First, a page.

Since the Pine Sawyer Beetle loves high altitudes and evergreens, the Rocky Mountains are just the right place to call home.
Pine Sawyer Beetles are found in coniferous forests at elevations over 1,200 meters. Ponderosa Pine trees and Douglas Firs are preferred habitat. Active at dusk, males can be seen flying near lights or walking on logs and stumps. The pronotum ('shoulder' area) has spines on it and its armor-like wings are highly textured.
Females lay fertilized eggs in the bark of dead or decaying trees, stumps and logs. Larvae hatch and proceed to bore through the dead or dying wood, feeding on any sap inside as well as the heartwood in the center. They emerge as adults in summer, leaving behind their tunnels and capsule-shaped exit holes.
Scientific Name: Ergates spiculatus
Other Name(s): Spiny Wood Borer Beetle, Ponderous Pine Borer Beetle, Spine-Necked Longhorn Beetle
Size (Adult; Length): 40mm to 65mm (1.56in to 2.54in)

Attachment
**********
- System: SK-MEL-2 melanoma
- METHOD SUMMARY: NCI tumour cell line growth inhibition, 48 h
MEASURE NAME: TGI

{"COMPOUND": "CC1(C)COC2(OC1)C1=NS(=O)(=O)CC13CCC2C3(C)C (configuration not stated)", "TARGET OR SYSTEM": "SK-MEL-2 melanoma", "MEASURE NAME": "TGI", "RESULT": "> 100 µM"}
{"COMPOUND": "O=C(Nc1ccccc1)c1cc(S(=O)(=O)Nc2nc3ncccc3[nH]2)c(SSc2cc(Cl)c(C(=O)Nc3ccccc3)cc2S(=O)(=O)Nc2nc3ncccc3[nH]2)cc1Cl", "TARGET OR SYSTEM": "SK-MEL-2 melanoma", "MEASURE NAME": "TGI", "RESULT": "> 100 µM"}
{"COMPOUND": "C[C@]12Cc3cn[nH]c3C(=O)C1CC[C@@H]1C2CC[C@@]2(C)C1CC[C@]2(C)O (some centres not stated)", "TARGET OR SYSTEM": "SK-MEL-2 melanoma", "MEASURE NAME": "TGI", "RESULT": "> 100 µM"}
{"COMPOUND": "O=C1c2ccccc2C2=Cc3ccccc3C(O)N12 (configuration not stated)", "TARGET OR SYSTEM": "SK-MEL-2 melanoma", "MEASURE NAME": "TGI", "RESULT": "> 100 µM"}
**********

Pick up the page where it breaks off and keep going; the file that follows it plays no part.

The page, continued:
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Antennae: Beetles have a pair of antennae on the head used as sensors.
Head: The head is home to the insect's eyes, antennae, and mandibles (jaws).
Thorax: Holds the three pairs of legs as well as vital internal organs.
Elytron: One of two wing cases on a Beetle that protects its wings (plural: elytra).
Wings: Appendages used for flying and kept under the elytra until needed.
Abdomen: Houses organs related to circulation, reproduction, and excretion.
Legs: Beetles have three pairs of legs located at the thorax, numbering six legs in all.